- About Breast Cancer
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Jennifer Ebner was a recipient of our Treatment Access Program, which provides gift cards for gas, lodging, and food so that people in rural communities can get to breast cancer treatment. This is her story:
In May of 2017, at 39 years old, I was diagnosed with hormone receptive Invasive Ductal Carcinoma. I felt completely healthy and it came as a complete shock.
A few months prior to my diagnosis I noticed a tiny “dimple” in the skin on my left breast. I couldn’t feel a lump, so I assumed it was probably just skin or tissue changes due to age. When it didn’t go away for a couple of months, that “little voice in my head” told me to be better safe than sorry and have it checked out; I still assumed it was nothing serious. I wasn’t even 40 years old yet, so there was discussion if I should even have a mammogram or not. It was finally decided that I should, which led to a diagnostic mammogram and an ultrasound a few weeks later. After biopsy confirmation, my journey with breast cancer officially began.
Much of the following year has been a blur. Life has felt as though it was put on hold as we tracked down surgeons, an oncologist and began talks of my treatment plan, surgeries, radiation and hormone therapy. I quickly realized how little I knew about breast cancer. I was very blessed to have been referred to the best breast surgeons and oncologist I could have hoped for; all of whom I trust and respect so much! Seeking out a healthcare team that listens to you, believes in you… a team that you completely trust and feel comfortable with is one piece of advice I would give to any others diagnosed with breast cancer. Living in southern Oregon and having a care team in Portland created a logistical and financial challenge, but the confidence I had in their plans and care have made every long drive and hotel stay worth it! A nurse navigator informed me of the Susan G. Komen Oregon and SW Washington Treatment Access Program when I was beginning chemotherapy. What a huge relief it was for me and my family to know there’s assistance for some of the costs associated with traveling to Portland for chemotherapy treatments, surgery and checkups.
I received 8 rounds of chemotherapy beginning in June of 2017 and ending four months later in September. I then underwent a double mastectomy and auxiliary lymph node dissection with reconstruction in October. Five to six weeks of radiation was to follow surgery, but my consultations led to a discovery that traditional radiation wasn’t the best option for me. We were referred to the SCCA Proton Radiation center in Seattle, Washington and I received 36 radiation treatments there. My treatments were Monday through Friday, so my family and I relocated to Seattle for the 7 ½ weeks of radiation treatments. I completed my radiation therapy the day before my 40th birthday in February of 2018. What a way to end my 30’s; I felt so very fortunate to have turned 40! A cancer diagnosis gives you a new perspective on so many things, not the least of which is the privilege of getting to turn another year older.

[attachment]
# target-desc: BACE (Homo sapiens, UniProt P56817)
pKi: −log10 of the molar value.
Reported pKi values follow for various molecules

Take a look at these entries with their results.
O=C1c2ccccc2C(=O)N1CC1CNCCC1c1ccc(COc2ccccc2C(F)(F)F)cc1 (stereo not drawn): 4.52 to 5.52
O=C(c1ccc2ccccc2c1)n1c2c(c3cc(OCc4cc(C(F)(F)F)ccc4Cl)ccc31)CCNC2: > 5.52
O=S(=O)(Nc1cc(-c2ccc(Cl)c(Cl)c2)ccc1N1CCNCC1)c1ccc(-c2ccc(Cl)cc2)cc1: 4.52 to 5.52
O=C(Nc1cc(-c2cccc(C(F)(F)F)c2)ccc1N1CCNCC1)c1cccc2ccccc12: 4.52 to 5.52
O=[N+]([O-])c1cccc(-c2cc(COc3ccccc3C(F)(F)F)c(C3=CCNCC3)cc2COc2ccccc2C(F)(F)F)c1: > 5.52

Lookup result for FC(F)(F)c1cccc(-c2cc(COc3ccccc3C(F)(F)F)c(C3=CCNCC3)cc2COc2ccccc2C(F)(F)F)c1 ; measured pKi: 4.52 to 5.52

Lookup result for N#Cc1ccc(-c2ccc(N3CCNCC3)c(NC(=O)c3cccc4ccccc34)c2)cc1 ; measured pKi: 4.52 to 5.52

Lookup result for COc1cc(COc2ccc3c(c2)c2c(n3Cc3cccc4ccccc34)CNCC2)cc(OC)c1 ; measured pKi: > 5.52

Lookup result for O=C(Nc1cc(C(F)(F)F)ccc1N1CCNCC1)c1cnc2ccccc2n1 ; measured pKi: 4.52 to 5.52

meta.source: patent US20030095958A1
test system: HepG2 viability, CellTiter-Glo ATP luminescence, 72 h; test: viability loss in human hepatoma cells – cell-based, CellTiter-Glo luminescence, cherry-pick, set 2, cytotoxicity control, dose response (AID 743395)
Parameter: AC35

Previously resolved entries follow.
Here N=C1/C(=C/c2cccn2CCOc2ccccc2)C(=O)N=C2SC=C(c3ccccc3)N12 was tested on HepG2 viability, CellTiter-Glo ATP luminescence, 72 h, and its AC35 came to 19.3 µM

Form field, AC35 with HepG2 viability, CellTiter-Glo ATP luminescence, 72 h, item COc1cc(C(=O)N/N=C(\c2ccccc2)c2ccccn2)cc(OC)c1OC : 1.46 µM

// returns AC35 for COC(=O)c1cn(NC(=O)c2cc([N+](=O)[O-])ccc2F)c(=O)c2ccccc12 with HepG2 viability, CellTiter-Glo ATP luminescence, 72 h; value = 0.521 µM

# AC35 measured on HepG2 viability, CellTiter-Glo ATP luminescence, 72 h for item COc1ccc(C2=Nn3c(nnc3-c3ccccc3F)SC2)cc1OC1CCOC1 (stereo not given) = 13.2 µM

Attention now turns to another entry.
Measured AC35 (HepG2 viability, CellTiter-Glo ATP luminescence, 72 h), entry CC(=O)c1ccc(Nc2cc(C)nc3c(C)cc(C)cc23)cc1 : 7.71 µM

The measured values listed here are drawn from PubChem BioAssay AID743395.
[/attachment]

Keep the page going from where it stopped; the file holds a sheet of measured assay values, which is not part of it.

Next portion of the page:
With chemotherapy, my primary surgery, and radiation now behind me, I’m now on a daily regimen of targeted and hormone therapy. I still have one more reconstruction surgery remaining. My most recent scans show that my treatments have been successful! Breast cancer research has led to the availability of so many treatments and I am very hopeful that someday a cure will be found.
Being diagnosed with cancer is definitely a life changing event. I have tried to stay positive through the ups and downs of the past year and I’m fortunate to have a positive support team cheering me on. My husband has been by my side through every step of this and without his love and support, this past year would have been a lot different for me. We celebrated our 20th anniversary two days after my 3rd round of chemo. I’m blessed to have been loved and supported every step of the way and during every phase of treatment. Our boys, ages 14 and 9 have amazed me with their resilience and continued positive attitudes through a tough and challenging year. Our families and friends have been so generous with their love and support. This has been one of the most challenging years of our lives, yet we have experienced so many great moments during it. We have truly treasured every day. Prayers have continually been answered and we’ve been blessed beyond measure.
I would encourage others who are diagnosed with breast cancer to be their own advocates, to surround themselves with a positive support and healthcare team, and to reach out to others who have already gone through treatments. Talking to survivors has been so encouraging and helpful for me. I hope to encourage others who have been recently diagnosed and give them hope, so that they too can make it through this challenge.